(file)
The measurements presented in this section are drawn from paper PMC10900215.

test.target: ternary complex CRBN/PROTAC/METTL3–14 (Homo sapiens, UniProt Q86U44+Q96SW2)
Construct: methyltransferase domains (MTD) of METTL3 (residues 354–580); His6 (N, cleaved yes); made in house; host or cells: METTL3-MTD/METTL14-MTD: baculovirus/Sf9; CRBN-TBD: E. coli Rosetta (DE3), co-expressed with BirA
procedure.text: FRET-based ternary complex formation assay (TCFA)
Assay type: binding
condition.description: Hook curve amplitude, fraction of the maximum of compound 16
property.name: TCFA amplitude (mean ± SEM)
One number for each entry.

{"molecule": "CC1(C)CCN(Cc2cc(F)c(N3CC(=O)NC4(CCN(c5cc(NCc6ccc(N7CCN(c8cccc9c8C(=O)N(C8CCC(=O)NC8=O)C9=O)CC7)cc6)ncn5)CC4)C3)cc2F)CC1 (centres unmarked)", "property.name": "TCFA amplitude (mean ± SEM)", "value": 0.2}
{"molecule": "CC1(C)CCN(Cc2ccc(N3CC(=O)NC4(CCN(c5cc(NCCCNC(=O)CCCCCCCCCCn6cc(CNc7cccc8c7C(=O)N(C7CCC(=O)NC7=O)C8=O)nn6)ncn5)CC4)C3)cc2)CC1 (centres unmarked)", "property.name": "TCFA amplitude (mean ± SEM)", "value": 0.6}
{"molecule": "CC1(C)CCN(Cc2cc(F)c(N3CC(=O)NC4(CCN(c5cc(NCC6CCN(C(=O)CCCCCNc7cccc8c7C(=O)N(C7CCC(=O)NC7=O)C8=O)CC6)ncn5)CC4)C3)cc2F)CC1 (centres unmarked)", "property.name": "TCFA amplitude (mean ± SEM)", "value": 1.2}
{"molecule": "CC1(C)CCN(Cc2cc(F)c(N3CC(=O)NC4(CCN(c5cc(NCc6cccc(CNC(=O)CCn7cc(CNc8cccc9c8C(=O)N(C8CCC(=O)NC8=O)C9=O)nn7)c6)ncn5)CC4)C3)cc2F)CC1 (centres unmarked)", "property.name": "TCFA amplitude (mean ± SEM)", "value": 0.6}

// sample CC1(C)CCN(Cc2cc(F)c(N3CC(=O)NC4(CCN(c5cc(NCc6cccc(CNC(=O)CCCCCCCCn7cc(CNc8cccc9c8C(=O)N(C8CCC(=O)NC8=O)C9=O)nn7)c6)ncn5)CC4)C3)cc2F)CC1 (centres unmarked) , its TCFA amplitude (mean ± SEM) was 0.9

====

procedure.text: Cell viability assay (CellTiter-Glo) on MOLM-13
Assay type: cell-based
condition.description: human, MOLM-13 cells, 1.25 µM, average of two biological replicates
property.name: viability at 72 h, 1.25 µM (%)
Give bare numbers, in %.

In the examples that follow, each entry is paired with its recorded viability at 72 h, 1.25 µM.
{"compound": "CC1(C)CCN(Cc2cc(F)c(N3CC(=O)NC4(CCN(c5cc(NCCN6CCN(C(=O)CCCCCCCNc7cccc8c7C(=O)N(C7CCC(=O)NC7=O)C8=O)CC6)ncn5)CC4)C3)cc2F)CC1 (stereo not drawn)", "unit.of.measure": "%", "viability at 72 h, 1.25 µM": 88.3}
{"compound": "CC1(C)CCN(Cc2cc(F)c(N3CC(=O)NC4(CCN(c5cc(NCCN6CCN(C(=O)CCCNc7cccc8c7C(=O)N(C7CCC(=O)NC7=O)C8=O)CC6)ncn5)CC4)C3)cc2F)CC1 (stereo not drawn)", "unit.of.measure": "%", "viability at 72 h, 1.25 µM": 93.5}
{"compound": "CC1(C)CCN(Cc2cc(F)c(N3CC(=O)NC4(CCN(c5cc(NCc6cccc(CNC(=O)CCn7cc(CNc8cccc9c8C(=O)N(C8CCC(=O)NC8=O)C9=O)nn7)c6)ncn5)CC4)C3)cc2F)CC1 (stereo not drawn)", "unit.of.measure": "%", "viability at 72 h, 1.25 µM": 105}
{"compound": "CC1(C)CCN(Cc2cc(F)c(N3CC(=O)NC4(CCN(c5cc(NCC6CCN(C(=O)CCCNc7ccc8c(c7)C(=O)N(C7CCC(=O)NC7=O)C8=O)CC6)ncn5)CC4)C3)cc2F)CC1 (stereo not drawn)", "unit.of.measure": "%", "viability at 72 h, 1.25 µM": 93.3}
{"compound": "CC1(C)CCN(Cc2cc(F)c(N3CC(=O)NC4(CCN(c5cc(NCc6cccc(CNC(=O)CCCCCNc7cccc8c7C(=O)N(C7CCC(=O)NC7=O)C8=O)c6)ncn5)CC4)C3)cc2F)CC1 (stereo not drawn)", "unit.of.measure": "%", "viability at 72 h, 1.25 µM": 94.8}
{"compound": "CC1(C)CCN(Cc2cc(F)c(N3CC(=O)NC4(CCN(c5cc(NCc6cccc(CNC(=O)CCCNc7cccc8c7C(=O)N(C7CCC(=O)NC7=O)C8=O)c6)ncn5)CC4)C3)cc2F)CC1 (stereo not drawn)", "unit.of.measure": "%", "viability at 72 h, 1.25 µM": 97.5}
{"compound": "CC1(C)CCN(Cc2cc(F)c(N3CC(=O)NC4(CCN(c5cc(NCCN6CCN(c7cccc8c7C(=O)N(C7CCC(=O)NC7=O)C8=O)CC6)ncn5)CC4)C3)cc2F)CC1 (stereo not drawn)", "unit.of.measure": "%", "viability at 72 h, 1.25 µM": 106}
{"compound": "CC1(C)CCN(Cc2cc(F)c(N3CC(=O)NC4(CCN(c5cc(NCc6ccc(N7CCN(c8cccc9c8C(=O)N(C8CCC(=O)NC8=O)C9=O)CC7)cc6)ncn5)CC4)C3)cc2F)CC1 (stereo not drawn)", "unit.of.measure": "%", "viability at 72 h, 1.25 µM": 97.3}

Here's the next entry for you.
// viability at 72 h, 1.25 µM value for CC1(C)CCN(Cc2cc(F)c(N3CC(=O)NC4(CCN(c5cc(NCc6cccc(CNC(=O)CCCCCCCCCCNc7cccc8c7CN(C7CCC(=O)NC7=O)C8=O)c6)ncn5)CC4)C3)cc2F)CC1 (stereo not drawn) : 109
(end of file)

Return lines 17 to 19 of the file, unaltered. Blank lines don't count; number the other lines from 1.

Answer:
condition.description: human, MOLM-13 cells, 1.25 µM, average of two biological replicates
property.name: viability at 72 h, 1.25 µM (%)
Give bare numbers, in %.